Australia’s two biggest cities – Melbourne and Sydney – account for more than half of the country’s population growth, new statistics for 2015-16 show. With Melbourne now its fastest growing city, sprawling suburbs of state capitals are Australia’s new boom towns
Demographer Mark McCrindle outlined the scale and challenges of Australia’s population growth:
“For Sydney to grow – in less than a generation – from 1958 when it was two million, to now hit five is pretty phenomenal.
“Population growth is continually taking planners by surprise. We are sort of dealing with population growth we weren’t planning on.
“Sydney is going to add a new Perth – two million people – to its population in the next 20 years. For Melbourne, [it’s] a 100,000 increase every single year … that sort of growth requires some significant infrastructure injection.”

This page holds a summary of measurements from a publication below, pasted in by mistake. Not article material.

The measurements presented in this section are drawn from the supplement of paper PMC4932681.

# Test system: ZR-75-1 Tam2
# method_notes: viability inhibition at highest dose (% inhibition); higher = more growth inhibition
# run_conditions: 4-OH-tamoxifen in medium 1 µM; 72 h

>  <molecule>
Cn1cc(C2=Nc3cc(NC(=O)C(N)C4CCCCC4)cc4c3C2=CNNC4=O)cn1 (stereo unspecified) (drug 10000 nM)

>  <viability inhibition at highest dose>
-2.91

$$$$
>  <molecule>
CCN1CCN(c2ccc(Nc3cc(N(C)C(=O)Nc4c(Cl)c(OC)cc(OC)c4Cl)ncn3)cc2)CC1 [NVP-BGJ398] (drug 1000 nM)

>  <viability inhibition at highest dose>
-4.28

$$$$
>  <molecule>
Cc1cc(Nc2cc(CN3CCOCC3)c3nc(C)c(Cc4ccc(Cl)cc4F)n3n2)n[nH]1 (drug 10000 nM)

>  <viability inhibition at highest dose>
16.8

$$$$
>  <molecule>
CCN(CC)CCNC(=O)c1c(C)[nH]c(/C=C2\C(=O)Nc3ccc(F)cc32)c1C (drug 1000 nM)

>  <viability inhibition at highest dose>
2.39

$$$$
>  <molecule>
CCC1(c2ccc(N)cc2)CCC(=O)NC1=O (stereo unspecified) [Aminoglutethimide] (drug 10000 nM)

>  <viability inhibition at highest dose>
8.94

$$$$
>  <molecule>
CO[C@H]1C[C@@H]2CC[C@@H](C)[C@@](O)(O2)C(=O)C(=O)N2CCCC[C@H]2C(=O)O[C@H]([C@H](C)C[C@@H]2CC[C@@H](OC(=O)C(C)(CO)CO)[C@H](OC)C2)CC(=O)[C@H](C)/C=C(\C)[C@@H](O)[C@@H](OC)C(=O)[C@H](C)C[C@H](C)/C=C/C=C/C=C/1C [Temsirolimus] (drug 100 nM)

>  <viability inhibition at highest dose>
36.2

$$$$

No shortage of space but is Australia’s growth sustainable?
Australia’s population reached 24 million last year, with half of the annual growth driven by immigration (a lower proportion than in previous years). Its population is expected to hit 50m in 2086.
The largest single origin country of immigrants in Australia remains the UK, with over one million British-born people in the country.
While its population density is less than 1,000th that of Shanghai, Australia actually has the second highest per capita ecological footprint of any country (ecological footprint is a measure of how much natural resources are required to supply individuals needs and absorb the waste and emissions they produce). Australia is also the Earth’s driest continent and the effects of global warming threaten a water crisis by the end of the century, according to scientists.
Population Matters believes that a decent standard of life for all and a healthy, biodiverse environment can only be achieved if population and consumption are in line with natural resources. Find out more about population and why it matters.